Picnic at Hanging Rock (1975) Poster

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  • When the students at Appleyard College, a private girls' boarding school in Victoria State, Australia decide to have a Valentine's Day picnic at nearby Hanging Rock, a 500-foot-tall volcanic rock formation about 11 kilometers northeast of the school, what begins as a serene outing turns into a tragedy when three of girls Miranda (Anne-Louise Lambert), Marion (Jane Vallis), and Irma (Karen Robson) and one of the teachers, Miss McCraw (Vivean Gray), mysteriously vanish while exploring the rocks, eliciting different responses from the staff and remaining girls at the college along with the town's authorities and residents. Edit (Coming Soon)

  • Yes. Picnic at Hanging Rock (1967) is an historical novel by Australian author John Lindsay. The novel was adapted for the movie by Australian screenwriter Cliff Green. Edit (Coming Soon)

  • Many rumors and urban legends claim that this movie is based on a true story. Author Joan Lindsay has always been vague when asked if the novel was based on fact, but researchers have been unable to find any evidence that anything like what is depicted in the book or movie happened either at Hanging Rock or anywhere else in Australia. While some still maintain that it's all a true story, that claim is not supported by facts, and the best information says it's all fiction. Edit (Coming Soon)

  • Yes. The plant is known scientifically as Mimosa pudica and familiarly as the "sensitive plant" or as "touch-me-not." Its leaves do, indeed, fold up when touched. Edit (Coming Soon)

  • The police declare that Miranda, Marion, and Miss McCraw are presumed dead. As the students and staff continue to drop out of the school, Mrs Appleyard (Rachel Roberts) turns to drinking. She informs Sara (Margaret Nelson) that she will be returned to the orphanage because her guardian has not paid her tuition and fees in over six months then lies to the staff by telling that Sara has been taken away by her guardian. The next morning, Sara is found dead in the greenhouse, having jumped or been pushed out of her second-story bedroom window. When Mr Whitehead (Frank Gunnell) goes to report the death to Mrs Applyard, he find her already dressed in her black mourning clothes. While she sits at her desk staring blankly ahead, a voiceover says: The body of Mrs Arthur Appleyard, principal of Appleyard College, was found at the base of Hanging Rock on Friday the 27th of March, 1900. Although the exact circumstances of her death are not known, it is believed she fell while attempting to climb the rock. The search for the missing girls and their governess continued spasmodically for the next few years without success. To this day, their disappearance remains a mystery. The final scene pans slowly over the girls at the beginning of their picnic, ending with Miranda waving goodbye to Mlle de Portiers (Helen Morse). Edit (Coming Soon)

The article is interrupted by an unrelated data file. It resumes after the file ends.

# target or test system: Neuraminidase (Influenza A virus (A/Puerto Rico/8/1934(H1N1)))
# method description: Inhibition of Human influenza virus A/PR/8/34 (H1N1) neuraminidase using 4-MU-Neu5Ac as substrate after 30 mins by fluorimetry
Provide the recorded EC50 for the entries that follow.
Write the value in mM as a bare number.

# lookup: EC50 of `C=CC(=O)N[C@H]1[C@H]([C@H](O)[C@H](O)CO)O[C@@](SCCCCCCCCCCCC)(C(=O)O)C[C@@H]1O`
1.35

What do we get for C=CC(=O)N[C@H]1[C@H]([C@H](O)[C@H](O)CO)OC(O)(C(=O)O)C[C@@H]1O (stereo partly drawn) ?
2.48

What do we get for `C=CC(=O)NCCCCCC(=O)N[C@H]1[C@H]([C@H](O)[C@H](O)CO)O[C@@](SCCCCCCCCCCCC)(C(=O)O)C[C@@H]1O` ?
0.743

• Many theories have been offered by viewers, including the usual things like they were murdered, they were abducted by aliens or spirits, they fell into a hole, or they got lost and succumbed to the Australian bush. More theories were presented in The Murders at Hanging Rock (1980) by Australian author Yvonne Rousseau. There is also "The Secret of Hanging Rock", a so-called "unpublished final chapter" of Joan Lindsay's 1967 book, that contains the solution to the mystery. It is said to have been "removed before publication" and not released until 1987, three years after Lindsay's death. The authorship of this "last chapter" has been challenged. No material evidence exists for the idea that it was written by Lindsay. For the record, it explains that the girls were sucked into a rift in space. The "final chapter," as well as several commentaries, can be read here. Edit (Coming Soon)

  • The Director's Cut is approximately eight and a half minutes shorter than the theatrical version and misses mostly scenes that show the close relationship between Michael and Irma. Edit (Coming Soon)

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